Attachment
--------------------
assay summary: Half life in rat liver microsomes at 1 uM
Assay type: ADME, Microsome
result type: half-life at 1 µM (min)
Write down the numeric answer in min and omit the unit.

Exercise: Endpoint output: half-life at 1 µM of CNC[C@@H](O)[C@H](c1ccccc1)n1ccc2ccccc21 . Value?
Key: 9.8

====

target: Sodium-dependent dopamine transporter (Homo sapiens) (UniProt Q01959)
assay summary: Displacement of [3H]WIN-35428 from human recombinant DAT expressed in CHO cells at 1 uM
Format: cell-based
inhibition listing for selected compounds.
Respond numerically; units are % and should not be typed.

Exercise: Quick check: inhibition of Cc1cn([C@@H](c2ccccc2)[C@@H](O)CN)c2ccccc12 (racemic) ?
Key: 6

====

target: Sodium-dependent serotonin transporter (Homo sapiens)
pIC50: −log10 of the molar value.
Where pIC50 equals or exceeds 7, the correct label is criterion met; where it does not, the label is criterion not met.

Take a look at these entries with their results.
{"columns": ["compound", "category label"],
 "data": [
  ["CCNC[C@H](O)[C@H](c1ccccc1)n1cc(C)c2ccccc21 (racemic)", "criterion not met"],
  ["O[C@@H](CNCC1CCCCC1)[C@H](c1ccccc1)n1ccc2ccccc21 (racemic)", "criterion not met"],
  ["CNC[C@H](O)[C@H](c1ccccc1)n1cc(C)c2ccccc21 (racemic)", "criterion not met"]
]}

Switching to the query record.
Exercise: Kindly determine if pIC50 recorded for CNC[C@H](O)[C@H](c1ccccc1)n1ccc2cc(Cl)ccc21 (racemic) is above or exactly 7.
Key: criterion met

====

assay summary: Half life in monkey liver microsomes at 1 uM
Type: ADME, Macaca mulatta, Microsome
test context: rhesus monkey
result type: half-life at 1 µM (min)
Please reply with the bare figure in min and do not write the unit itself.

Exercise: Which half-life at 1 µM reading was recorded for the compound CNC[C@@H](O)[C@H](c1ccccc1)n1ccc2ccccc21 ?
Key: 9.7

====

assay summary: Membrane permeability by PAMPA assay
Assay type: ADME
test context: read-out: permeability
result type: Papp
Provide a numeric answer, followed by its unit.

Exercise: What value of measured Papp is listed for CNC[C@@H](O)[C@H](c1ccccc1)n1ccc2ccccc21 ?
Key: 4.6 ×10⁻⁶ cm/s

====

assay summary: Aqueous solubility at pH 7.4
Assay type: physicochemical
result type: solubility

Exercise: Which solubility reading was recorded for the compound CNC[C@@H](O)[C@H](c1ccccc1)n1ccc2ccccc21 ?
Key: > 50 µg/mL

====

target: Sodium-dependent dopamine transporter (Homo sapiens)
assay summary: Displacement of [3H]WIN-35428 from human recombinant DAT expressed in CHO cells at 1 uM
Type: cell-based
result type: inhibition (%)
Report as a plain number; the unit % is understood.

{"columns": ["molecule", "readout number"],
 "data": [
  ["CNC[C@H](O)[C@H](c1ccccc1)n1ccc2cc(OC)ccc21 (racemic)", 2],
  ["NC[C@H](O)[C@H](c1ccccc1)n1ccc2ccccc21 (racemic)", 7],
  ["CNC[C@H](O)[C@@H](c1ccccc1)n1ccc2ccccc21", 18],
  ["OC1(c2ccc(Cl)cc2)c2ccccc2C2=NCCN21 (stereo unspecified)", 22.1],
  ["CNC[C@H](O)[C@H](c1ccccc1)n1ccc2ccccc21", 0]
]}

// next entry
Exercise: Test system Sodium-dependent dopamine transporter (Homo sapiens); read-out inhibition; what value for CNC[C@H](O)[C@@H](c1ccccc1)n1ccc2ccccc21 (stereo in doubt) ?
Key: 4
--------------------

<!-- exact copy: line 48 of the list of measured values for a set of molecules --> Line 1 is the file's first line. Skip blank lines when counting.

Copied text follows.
result type: solubility